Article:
Recent Press Coverage

Jul 31, 2013 · Popular Mechanics

Code Monkeys, not Grease Monkeys, are the future of car modification

Ford's Zac Nelson created a shift knob that vibrates at the ideal moment to change gears, using the OpenXC platform.  Released to the public at the Consumer Electronics Show this past January, OpenXC is Ford's way of luring Silicon Valley into the automotive sphere. "There's a lot of people who can write apps, what OpenXC does is open up cars to people who want to do pure software work."

Bug Labs, Inc. jointly developed the OpenXC platform with Ford.

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Aug 22, 2012 · Best Free Android Apps Blog

Ford OpenXC tech platform for cars

OpenXC – an open-source connectivity research system developed by Ford and New York City-based Bug Labs – employs a small hardware component installed in the automobile that reads and translates data from the on board network. That information then is accessible for use in Android applications. With it, developers will be able to devise applications allowing drivers to send emails, get directions and who-knows-what other tasks without taking his or her eyes off the road.

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Jul 5, 2012 · HCL Tech

HCL Apps on Ford’s car development platform OpenXC

HCL, has developed two applications "Late Arrival Notification" and "Safe arrival notification". The app will allow driver to provide selected personal contacts, whom he wants to notify while he is getting late or reaches safely at a destination. By monitoring location and speed information from the vehicle through OpenXC interface, the app can determine if driver is running late for a meeting and then send an e-mail or text message notification to other attendees automatically. Similarly app will notify the driver's family following a safe arrival after a road trip.

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Jun 20, 2012 · Slashdot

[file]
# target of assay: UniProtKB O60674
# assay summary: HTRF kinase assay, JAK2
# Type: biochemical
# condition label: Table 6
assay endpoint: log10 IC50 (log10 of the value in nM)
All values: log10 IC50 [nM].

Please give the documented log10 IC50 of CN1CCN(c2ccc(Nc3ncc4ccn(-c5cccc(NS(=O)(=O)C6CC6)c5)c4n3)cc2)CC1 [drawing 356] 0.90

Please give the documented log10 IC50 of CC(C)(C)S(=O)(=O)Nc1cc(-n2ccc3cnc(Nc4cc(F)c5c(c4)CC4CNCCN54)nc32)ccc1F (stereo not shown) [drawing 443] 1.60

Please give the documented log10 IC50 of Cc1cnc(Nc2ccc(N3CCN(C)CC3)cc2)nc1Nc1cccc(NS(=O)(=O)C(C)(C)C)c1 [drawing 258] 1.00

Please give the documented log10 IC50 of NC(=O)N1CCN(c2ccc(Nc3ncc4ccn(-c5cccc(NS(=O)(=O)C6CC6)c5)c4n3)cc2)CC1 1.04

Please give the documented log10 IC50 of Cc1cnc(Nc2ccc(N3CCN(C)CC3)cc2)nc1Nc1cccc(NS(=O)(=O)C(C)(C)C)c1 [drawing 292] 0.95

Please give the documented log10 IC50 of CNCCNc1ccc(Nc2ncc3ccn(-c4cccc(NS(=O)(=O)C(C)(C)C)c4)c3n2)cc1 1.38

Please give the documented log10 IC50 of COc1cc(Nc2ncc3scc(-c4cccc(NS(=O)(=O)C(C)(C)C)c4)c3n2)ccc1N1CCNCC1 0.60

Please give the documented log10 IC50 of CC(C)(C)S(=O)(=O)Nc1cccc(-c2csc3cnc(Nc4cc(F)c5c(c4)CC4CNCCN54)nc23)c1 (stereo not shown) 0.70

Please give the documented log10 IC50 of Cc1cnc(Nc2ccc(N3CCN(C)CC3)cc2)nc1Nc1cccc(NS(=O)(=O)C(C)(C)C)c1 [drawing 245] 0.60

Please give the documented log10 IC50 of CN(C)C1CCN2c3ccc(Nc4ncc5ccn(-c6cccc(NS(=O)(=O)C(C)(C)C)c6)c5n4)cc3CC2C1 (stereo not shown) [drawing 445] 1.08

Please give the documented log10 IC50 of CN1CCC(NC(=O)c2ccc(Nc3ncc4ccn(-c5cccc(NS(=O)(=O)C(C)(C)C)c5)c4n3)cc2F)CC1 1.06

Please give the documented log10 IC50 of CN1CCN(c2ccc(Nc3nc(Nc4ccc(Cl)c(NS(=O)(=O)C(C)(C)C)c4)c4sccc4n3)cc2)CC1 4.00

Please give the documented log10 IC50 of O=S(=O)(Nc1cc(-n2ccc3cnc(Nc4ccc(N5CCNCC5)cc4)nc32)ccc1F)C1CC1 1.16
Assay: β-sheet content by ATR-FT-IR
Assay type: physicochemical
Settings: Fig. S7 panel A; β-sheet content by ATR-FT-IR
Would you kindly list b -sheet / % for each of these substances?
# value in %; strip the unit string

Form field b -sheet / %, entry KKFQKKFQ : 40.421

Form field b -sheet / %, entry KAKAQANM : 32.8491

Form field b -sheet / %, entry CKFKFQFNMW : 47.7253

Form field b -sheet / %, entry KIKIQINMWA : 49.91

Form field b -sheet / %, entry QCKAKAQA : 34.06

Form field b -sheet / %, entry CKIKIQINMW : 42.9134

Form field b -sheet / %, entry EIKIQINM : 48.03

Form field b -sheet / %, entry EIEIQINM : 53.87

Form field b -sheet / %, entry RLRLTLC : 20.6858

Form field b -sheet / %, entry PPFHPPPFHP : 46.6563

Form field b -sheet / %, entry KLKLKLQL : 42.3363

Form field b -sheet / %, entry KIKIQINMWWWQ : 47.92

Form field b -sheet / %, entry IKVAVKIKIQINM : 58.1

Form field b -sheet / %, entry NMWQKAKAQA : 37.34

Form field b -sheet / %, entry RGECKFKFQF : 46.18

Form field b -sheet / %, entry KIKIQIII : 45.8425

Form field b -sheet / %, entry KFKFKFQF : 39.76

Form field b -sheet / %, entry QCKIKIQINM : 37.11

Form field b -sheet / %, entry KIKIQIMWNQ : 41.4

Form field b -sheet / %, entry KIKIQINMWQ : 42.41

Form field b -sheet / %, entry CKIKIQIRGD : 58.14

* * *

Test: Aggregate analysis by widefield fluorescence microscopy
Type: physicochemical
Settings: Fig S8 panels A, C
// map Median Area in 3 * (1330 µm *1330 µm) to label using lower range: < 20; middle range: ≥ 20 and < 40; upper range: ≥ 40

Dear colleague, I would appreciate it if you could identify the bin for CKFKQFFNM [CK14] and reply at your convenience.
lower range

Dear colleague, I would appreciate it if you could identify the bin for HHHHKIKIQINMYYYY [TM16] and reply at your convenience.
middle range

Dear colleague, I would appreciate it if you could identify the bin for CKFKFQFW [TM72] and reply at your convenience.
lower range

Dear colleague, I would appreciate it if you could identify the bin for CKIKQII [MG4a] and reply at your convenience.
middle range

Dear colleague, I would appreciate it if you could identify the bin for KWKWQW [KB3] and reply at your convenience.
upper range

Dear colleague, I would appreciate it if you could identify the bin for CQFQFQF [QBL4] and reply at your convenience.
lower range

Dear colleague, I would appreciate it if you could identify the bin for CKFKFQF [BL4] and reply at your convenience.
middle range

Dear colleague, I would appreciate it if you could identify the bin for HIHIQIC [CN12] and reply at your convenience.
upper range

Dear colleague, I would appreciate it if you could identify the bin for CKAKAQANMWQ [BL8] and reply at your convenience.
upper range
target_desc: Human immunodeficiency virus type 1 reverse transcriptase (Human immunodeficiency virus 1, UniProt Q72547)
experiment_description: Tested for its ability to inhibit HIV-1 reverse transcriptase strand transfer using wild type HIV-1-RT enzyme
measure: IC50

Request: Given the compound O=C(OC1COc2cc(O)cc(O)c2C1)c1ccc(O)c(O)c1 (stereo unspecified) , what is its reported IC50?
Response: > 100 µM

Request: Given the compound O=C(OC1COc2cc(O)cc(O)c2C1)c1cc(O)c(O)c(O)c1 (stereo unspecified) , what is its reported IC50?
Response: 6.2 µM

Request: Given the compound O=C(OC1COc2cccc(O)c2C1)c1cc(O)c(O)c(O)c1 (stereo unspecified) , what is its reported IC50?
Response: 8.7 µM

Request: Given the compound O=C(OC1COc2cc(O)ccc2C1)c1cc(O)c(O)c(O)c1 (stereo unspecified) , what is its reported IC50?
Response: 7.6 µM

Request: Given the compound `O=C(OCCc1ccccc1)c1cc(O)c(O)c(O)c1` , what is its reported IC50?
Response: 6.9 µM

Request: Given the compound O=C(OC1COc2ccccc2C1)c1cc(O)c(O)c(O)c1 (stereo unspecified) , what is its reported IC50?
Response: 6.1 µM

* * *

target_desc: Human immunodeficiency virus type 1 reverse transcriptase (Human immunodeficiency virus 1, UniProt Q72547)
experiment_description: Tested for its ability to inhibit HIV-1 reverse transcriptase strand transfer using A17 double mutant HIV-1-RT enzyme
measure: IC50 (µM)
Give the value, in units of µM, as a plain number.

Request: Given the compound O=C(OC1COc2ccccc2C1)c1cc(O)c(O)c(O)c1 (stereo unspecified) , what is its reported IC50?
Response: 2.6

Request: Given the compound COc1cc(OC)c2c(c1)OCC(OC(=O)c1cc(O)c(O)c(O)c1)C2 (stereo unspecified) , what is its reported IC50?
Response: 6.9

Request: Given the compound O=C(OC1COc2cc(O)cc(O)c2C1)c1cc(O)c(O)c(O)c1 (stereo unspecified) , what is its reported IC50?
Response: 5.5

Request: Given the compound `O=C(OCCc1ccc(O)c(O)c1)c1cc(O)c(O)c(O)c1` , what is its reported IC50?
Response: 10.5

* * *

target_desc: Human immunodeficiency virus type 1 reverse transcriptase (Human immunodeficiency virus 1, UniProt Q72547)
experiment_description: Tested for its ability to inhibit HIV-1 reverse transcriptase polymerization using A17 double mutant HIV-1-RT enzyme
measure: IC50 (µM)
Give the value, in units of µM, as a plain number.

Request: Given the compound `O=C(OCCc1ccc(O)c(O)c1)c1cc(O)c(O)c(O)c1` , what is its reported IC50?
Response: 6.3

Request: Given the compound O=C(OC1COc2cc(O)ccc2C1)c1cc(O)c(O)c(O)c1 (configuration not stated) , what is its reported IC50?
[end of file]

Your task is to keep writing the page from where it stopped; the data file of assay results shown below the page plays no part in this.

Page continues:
Ford Exploring Big Data, Open Source Tech with New Silicon Valley Lab

Ford has opened a laboratory in Silicon Valley with the stated aim of exploring “big data, open-source innovation and user experience.” The opening of the Ford Silicon Valley Lab (SVL) seems an offshoot of the car industry’s enthusiasm for embedding sensors in multiple automobile systems. Millions of sensors’ worth of information provide companies such as Ford with the data necessary to make vehicles safer and more efficient. That’s a significant opportunity, but any organization on the receiving end of that sort of data flood also needs the facilities and tools to analyze it for valuable insights. In addition to improving individual vehicles, Ford seems to believe that aggregated data from multiple car sensors can help solve more society-level issues such as traffic congestion. By placing the lab in Silicon Valley, the company is obviously hoping to leverage the expertise of nearby tech companies. (Ford has set up a Silicon Valley Lab Website, but it remains bare except for some brief explanatory text and some very pretty pictures of couches and steering wheels.) Ford seemed a little vague about SVL’s open-source plans. “Viewing the car as a platform and providing access to real-time data allows for the rapid development of custom hardware and software applications,” read a press release issued June 18. “Now the Silicon Valley Lab is looking at open-source development using the research platform OpenXC developed with Bug Labs.”

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